The Void – August 2, 2020

From Rev. Linda:

Knowing the Light comes from making the darkness conscious. — Carl Jung

My brothers and sisters, whenever you face trials of any kind . . . know that the testing of your faith produces endurance; and let endurance have its full effect, so that you may be mature and complete, lacking in nothing. — From the Epistle of James, Chapter 1

Unity minister and teacher Robert Brumet, author of Finding Yourself in Transition, does not shy away from the idea of endings. There is no spiritual bypass in this book. Brumet understands that “knowing the truth”—in the case of undergoing a transition, acknowledging that an ending has occurred—really is the beginning of freedom. But that requires courage and discernment. In discussions with many of you during this series, I have heard a reticence for looking at endings, a preference instead for “focusing on the light.” I understand the temptation, but am concerned about the ultimate efficacy of the choice, if focusing on the light stems from avoidance, rather than “truth facing” or consciousness.  When Unity author Emmet Fox proposed his “Golden Key”—not focusing on the problem, but rather focusing on God, I have a really hard time thinking that Fox was advocating avoiding the truth of a situation. Denial in Unity is not about whether or not an event has happened, but rather about the power that event has on you. The power of an event is diminished to the extent that it is faced and brought to the light as Jung suggests, brought to the light for healing and conscious awareness, and transformation. Last Sunday during our service we took time to list the endings we face. What is crucial in the process Brumet outlines—using transitions for spiritual awakening—is that we don’t avoid the endings or rush to “fix” them. The rush to figure out what’s next stems from the egoic operating system, not Spirit. Spirit has a process and it will not be rushed. Spirit’s process is the crucible of transformation. It is not for the faint of heart and it is not easy. I admire your courage in undertaking this journey. I hope you will join us this Sunday as we enter the next phase on our journey of finding ourselves in transition—a step into the “Void.” It’s not as scary as it sounds and it is that place where Spirit gets to work in ways we’ve never even imagined.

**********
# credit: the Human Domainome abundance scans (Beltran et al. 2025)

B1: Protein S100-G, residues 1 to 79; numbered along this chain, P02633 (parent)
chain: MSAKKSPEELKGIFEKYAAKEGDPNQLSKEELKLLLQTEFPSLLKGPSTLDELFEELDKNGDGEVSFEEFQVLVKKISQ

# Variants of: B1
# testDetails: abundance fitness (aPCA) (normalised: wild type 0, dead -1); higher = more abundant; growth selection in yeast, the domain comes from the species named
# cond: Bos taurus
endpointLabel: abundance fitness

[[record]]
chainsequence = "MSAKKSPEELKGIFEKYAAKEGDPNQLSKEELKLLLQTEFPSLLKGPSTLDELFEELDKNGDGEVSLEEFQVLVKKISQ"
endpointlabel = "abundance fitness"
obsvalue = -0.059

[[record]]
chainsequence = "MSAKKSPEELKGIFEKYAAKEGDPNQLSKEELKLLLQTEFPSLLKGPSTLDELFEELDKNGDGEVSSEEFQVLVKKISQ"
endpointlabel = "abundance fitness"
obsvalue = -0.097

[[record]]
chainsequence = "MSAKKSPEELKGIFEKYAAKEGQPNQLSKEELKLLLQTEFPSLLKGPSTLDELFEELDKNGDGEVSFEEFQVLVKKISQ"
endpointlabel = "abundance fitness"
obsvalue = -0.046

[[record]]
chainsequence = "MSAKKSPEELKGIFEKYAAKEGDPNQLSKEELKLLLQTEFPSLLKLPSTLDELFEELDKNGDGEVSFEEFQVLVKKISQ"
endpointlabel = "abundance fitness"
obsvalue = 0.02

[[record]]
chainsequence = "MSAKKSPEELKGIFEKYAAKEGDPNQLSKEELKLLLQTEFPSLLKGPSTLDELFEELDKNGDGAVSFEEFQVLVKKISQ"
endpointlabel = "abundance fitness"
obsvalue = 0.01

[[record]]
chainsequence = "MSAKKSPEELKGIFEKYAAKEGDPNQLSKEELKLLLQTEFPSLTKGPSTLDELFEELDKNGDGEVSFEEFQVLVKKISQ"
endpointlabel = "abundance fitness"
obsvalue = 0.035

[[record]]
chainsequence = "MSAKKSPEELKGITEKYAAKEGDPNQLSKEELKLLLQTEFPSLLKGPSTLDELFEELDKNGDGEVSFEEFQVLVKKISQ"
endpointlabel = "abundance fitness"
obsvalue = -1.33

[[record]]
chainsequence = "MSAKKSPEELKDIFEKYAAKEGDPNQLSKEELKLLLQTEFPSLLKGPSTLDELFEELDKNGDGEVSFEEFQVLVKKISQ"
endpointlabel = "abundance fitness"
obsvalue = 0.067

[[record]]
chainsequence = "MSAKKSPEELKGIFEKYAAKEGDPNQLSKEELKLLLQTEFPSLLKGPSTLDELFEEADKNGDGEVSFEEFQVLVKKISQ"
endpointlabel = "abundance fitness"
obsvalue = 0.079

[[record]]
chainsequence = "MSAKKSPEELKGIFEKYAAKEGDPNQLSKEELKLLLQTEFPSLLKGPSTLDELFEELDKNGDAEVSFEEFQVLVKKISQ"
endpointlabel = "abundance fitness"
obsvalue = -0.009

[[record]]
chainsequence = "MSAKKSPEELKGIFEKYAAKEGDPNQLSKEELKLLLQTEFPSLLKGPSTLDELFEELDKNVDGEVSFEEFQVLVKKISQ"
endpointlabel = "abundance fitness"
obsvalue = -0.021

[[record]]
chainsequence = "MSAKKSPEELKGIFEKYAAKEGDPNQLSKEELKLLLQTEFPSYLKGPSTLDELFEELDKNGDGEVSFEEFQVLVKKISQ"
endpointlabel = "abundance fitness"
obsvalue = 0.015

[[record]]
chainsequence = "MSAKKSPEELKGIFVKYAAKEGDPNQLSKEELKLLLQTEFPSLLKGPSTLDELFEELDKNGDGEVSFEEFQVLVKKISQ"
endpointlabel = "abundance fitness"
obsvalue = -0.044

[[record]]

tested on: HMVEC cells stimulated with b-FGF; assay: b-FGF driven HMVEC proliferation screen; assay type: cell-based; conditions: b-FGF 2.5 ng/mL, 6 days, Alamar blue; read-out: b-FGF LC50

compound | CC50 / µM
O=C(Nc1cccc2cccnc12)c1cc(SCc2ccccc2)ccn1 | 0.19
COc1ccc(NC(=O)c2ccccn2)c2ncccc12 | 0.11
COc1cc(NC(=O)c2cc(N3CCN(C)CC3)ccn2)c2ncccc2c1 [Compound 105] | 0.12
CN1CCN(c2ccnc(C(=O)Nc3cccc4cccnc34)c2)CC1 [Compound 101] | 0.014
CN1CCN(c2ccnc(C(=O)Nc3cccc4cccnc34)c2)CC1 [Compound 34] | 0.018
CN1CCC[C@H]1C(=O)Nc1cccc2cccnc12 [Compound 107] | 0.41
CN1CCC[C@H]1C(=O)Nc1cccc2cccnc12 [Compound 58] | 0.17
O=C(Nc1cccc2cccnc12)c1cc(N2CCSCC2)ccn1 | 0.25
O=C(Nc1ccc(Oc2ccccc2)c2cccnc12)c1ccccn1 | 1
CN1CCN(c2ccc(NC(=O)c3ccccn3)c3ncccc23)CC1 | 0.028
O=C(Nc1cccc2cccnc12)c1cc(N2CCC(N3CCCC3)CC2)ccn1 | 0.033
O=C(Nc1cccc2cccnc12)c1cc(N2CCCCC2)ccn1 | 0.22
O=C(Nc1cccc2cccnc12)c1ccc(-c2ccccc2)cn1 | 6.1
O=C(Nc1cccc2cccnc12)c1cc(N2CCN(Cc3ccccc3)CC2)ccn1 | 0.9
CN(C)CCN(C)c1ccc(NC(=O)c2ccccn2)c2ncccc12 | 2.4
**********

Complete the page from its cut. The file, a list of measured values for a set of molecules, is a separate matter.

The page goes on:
With so much love, Linda

This Sunday:

This Sunday we have an opportunity to reframe our idea of “The Void,” that space between “what was and is no more” and what is yet to come. At first, it may seem flat and empty. But before we can experience our newness, we can boldly see what we have been unwilling to see – about ourselves and our contribution to all life.   The Void can then be appreciated as the passageway to becoming truly alive and fully awake. Even if you are not reading along in our study of Finding Yourself in Transition, join us! 

Rev. Eileen

Reading for this Week

This week we are reading Chapter 6 in Finding Yourself in Transition. If you are not reading along, no worries. Join us anyway! Each lesson is a stand-alone lesson!

Reflection Questions

  1. Before reading this book, had you considered the idea that the soul, like nature, has seasons? Each has periods when something “dies” and is reborn. Is this idea helpful? Why or why not?
  2. Do you find it possible to, as the author suggests, see your life more clearly during times spent in The Void?